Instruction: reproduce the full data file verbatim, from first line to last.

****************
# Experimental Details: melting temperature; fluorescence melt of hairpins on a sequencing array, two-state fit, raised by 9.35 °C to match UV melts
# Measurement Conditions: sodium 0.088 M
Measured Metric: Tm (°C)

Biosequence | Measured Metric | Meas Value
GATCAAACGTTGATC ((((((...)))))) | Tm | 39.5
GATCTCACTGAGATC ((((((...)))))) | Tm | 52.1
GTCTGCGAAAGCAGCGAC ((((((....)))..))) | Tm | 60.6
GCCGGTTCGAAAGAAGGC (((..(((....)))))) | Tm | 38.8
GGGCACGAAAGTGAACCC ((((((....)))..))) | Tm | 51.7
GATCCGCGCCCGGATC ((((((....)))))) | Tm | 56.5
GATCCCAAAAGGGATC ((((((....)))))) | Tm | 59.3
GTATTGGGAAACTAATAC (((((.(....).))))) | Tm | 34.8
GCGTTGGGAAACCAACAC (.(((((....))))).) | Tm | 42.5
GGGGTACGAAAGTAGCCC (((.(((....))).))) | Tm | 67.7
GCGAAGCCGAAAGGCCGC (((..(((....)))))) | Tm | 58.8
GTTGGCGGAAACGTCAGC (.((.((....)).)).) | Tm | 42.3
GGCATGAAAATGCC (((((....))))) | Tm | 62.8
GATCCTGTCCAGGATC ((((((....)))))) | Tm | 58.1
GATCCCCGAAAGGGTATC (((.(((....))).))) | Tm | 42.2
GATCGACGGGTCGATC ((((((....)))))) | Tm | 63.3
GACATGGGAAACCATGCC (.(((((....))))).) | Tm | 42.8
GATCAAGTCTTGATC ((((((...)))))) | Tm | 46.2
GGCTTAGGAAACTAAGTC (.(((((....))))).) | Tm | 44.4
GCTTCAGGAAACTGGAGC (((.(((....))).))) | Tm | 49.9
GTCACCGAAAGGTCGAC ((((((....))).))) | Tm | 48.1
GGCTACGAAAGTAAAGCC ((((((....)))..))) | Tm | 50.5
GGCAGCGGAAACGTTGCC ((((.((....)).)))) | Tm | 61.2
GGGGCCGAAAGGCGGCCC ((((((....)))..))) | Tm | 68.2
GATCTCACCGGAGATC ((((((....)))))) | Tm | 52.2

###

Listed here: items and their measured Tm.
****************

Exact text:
# Experimental Details: melting temperature; fluorescence melt of hairpins on a sequencing array, two-state fit, raised by 9.35 °C to match UV melts
# Measurement Conditions: sodium 0.088 M
Measured Metric: Tm (°C)

Biosequence | Measured Metric | Meas Value
GATCAAACGTTGATC ((((((...)))))) | Tm | 39.5
GATCTCACTGAGATC ((((((...)))))) | Tm | 52.1
GTCTGCGAAAGCAGCGAC ((((((....)))..))) | Tm | 60.6
GCCGGTTCGAAAGAAGGC (((..(((....)))))) | Tm | 38.8
GGGCACGAAAGTGAACCC ((((((....)))..))) | Tm | 51.7
GATCCGCGCCCGGATC ((((((....)))))) | Tm | 56.5
GATCCCAAAAGGGATC ((((((....)))))) | Tm | 59.3
GTATTGGGAAACTAATAC (((((.(....).))))) | Tm | 34.8
GCGTTGGGAAACCAACAC (.(((((....))))).) | Tm | 42.5
GGGGTACGAAAGTAGCCC (((.(((....))).))) | Tm | 67.7
GCGAAGCCGAAAGGCCGC (((..(((....)))))) | Tm | 58.8
GTTGGCGGAAACGTCAGC (.((.((....)).)).) | Tm | 42.3
GGCATGAAAATGCC (((((....))))) | Tm | 62.8
GATCCTGTCCAGGATC ((((((....)))))) | Tm | 58.1
GATCCCCGAAAGGGTATC (((.(((....))).))) | Tm | 42.2
GATCGACGGGTCGATC ((((((....)))))) | Tm | 63.3
GACATGGGAAACCATGCC (.(((((....))))).) | Tm | 42.8
GATCAAGTCTTGATC ((((((...)))))) | Tm | 46.2
GGCTTAGGAAACTAAGTC (.(((((....))))).) | Tm | 44.4
GCTTCAGGAAACTGGAGC (((.(((....))).))) | Tm | 49.9
GTCACCGAAAGGTCGAC ((((((....))).))) | Tm | 48.1
GGCTACGAAAGTAAAGCC ((((((....)))..))) | Tm | 50.5
GGCAGCGGAAACGTTGCC ((((.((....)).)))) | Tm | 61.2
GGGGCCGAAAGGCGGCCC ((((((....)))..))) | Tm | 68.2
GATCTCACCGGAGATC ((((((....)))))) | Tm | 52.2

###

Listed here: items and their measured Tm.